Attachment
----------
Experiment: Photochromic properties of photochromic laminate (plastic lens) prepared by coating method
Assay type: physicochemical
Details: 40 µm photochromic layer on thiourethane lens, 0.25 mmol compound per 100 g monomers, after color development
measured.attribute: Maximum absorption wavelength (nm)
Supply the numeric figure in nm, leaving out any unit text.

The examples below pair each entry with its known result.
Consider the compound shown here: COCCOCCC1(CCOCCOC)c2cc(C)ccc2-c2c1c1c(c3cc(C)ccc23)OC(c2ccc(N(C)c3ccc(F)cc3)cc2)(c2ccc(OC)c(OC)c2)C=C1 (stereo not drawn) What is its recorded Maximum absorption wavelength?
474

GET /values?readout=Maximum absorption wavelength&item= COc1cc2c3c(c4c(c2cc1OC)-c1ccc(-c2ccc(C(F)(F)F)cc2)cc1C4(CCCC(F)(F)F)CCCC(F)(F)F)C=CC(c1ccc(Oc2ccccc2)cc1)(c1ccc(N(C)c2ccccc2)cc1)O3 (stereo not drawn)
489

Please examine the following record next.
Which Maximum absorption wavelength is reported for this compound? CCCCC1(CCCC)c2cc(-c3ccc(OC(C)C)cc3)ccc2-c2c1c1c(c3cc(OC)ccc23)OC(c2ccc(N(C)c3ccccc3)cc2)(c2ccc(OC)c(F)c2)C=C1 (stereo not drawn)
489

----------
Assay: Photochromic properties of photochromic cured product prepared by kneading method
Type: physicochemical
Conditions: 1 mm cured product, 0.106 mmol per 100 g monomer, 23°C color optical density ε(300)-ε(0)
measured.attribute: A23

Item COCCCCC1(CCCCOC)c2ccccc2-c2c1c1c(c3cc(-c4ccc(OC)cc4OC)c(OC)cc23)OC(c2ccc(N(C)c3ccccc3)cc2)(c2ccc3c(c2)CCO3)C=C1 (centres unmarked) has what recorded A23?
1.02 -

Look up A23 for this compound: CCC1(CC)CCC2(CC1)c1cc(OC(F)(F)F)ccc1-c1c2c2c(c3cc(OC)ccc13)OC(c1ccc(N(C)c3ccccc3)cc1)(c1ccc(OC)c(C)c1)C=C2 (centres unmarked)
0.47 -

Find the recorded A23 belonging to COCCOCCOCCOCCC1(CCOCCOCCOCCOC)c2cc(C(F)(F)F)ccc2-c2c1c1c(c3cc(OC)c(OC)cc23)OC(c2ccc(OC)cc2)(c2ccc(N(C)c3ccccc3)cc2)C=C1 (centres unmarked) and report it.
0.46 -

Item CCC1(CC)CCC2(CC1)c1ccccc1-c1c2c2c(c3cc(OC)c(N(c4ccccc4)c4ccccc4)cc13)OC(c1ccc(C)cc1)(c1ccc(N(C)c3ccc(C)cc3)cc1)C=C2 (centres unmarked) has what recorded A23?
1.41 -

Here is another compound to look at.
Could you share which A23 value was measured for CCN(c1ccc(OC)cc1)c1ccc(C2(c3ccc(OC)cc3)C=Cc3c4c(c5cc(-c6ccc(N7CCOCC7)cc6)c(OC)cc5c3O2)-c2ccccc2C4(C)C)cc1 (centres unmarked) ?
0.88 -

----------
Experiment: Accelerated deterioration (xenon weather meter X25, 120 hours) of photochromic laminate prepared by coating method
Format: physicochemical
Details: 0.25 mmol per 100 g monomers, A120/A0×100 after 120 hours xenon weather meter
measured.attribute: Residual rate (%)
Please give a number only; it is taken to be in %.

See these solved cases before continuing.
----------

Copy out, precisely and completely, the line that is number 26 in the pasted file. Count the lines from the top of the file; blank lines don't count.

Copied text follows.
1.41 -